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How much is one serving of microgreens?

A vast consensus of research agrees that a single serving of microgreens is about 25 grams or 3/4 of an ounce. 

 

An easy reference is to add a handful of microgreens to a meal.

 

Please note that while microgreens are nutrient dense in vitamins

(mainly A, B-complex groups, C, and K) and minerals such as

calcium, iron, magnesium, potassium, and zinc;

they are very low in carbohydrates and calories.

Therefore, they should be eaten with other foods throughout the day

to ensure you receive adequate calories for sustained energy.

 

Further Nutritional Info

 

For a little more nutritional focus and scientific detail from an article in

the Journal of Agricultural and Food Chemistry,

microgreens are full of polyphenols (antioxidants and digestive assistance)

that are naturally-occurring compounds in plant-based foods

(Xiao, Lester, Luo, and Wang, 2012). 

 

As the world looks for more efficient and sustainable ways

of producing nutrient-dense food,

microgreens are trending as a smart choice

by being much higher in vitamins and carotenoids

than mature vegetables that take much longer and more resources to grow.

 

Carotenoids give fruit and vegetables their yellow, orange, and red colors

and provide antioxidants, while strengthening

the immune system and eye health.

 

As Stephens (2021) aptly summarizes,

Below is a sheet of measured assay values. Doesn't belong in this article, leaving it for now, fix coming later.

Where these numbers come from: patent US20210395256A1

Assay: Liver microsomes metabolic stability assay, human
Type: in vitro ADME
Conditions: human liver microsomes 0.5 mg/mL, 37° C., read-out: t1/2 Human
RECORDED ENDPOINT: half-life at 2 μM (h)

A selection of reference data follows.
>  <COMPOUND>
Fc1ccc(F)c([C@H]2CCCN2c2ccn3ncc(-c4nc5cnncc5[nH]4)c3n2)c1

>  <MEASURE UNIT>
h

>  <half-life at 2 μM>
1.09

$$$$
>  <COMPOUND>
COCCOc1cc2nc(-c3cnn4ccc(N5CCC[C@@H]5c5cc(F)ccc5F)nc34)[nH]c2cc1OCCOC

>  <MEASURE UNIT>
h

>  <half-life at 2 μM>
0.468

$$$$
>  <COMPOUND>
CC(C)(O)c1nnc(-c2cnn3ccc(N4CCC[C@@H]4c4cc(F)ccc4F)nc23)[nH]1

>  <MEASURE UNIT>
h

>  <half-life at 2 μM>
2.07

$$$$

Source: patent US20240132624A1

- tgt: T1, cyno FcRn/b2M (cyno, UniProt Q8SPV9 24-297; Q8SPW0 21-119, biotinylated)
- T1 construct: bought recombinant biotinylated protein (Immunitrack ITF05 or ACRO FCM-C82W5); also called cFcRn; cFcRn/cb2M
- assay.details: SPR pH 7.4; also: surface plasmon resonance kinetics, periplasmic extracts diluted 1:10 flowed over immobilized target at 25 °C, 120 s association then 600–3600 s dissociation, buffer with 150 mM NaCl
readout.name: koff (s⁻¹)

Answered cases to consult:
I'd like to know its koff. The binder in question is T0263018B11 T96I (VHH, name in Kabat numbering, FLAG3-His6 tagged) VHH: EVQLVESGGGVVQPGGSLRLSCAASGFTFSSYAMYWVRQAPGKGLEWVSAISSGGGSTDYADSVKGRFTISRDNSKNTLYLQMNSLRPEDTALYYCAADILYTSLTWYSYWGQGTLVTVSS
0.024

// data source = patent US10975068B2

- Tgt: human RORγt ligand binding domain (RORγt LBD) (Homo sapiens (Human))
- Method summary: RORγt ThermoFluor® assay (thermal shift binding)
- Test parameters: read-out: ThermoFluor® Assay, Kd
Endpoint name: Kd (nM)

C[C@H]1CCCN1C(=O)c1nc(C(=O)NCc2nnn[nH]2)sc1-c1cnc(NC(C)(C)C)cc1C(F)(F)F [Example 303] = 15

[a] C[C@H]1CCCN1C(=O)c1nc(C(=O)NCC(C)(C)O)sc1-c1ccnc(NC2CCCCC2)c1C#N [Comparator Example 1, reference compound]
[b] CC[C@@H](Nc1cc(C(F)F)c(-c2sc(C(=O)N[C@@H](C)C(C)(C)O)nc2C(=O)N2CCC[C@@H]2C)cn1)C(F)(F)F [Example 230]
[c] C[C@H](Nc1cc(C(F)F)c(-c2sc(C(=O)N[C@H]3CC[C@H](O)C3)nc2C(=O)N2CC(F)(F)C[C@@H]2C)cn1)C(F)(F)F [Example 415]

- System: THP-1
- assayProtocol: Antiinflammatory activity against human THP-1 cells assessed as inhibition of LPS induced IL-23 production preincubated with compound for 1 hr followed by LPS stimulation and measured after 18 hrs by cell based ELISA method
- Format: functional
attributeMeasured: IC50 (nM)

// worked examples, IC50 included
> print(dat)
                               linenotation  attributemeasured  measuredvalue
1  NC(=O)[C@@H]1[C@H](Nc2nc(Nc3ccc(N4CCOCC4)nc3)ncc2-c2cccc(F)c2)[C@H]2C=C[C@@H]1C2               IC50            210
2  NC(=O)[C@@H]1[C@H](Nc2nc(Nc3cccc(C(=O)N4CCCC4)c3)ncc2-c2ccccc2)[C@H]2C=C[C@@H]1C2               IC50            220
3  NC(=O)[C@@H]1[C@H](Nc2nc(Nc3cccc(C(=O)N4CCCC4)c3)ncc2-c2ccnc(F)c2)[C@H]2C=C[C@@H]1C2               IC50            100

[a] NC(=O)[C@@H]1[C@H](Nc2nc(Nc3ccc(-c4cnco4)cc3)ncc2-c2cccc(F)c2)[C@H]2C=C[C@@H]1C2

the Department of Agriculture (USDA)

“recommends that the average adult eats between

five to 13 servings of vegetables and fruits daily.

You can substitute some or all of such servings with microgreens,

which can be easier to incorporate into dishes than adding mature vegetables.

Because microgreens are so versatile and tend to have complementary flavors,

it’s simple to add them to a wide variety of foods.”

For a few recipe suggestions, please visit our Culinary Ideas page

to see photos and captions from local customers

of how they’re using Grand Valley Micro Farms’ microgreens

in sandwiches, salads, pasta dishes, breakfast platters, smoothies,

and even desserts! 

References

Kyriacou, M. C., Rouphael, Y., Di Gioia, F., Kyratzis, A., Serio, F., Renna, M., De Pascale, S., & 

          Santamaria, P. (2016). Micro-scale vegetable production and the rise of microgreens.                     Trends in food science & technology, 57, 103–115.

          https://doi.org/10.1016/j.tifs.2016.09.005

 

Pinto, E., Almeida, A. A., Aguiar, A. A., & Ferreira, I. M. P. L. V.  (2015). Comparison 

          between the mineral profile and nitrate content of microgreens and mature lettuces.                       Journal of food composition and analysis, 37, 38–43.

          https://doi.org/10.1016/j.jfca.2014.06.018

 

Renna, M., Stellacci, A. M., Corbo, F., & Santamaria, P. (2020). The use of a nutrient quality                     score is effective to assess the overall nutritional value of three brassica microgreens.

          Foods, 9(9), 1226. https://doi.org/10.3390/foods9091226

 

Stephens, J. (2021, December 9). How much is one serving of microgreens? (Solved and              

          explained!). The Total Gardener. https://totalgardener.com/one-serving-microgreens/

 

Treadwell, D., Hochmuth, R., Landrum, L., & Laughlin, W. (2020). Microgreens: A new specialty

          crop. EDIS, 2020(5). https://doi.org/10.32473/edis-hs1164-2020

 

Weber, C. F. (2017). Broccoli nicrogreens: A mineral-rich crop that can diversify food 

          systems. Frontiers in nutrition (Lausanne), 4, 7–7.     

          https://doi.org/10.3389/fnut.2017.00007

 

Xiao, Z., Lester, G. E., Luo, Y., & Wang, Q. (2012). Assessment of vitamin and carotenoid

          concentrations of emerging food products: edible microgreens. Journal of agricultural and             food chemistry, 60(31), 7644–7651. https://doi.org/10.1021/jf300459b